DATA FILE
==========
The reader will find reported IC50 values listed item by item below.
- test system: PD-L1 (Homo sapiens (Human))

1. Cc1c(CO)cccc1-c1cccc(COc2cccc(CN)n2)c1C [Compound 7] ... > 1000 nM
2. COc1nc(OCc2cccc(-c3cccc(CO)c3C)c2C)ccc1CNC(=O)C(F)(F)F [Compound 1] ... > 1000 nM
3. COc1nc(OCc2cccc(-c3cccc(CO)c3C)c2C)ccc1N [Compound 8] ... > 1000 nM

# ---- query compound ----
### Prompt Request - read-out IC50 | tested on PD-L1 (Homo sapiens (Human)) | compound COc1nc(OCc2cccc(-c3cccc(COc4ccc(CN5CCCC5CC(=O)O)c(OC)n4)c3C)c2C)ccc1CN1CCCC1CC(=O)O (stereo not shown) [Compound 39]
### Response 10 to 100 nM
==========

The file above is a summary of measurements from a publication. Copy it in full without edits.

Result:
The reader will find reported IC50 values listed item by item below.
- test system: PD-L1 (Homo sapiens (Human))

1. Cc1c(CO)cccc1-c1cccc(COc2cccc(CN)n2)c1C [Compound 7] ... > 1000 nM
2. COc1nc(OCc2cccc(-c3cccc(CO)c3C)c2C)ccc1CNC(=O)C(F)(F)F [Compound 1] ... > 1000 nM
3. COc1nc(OCc2cccc(-c3cccc(CO)c3C)c2C)ccc1N [Compound 8] ... > 1000 nM

# ---- query compound ----
### Prompt Request - read-out IC50 | tested on PD-L1 (Homo sapiens (Human)) | compound COc1nc(OCc2cccc(-c3cccc(COc4ccc(CN5CCCC5CC(=O)O)c(OC)n4)c3C)c2C)ccc1CN1CCCC1CC(=O)O (stereo not shown) [Compound 39]
### Response 10 to 100 nM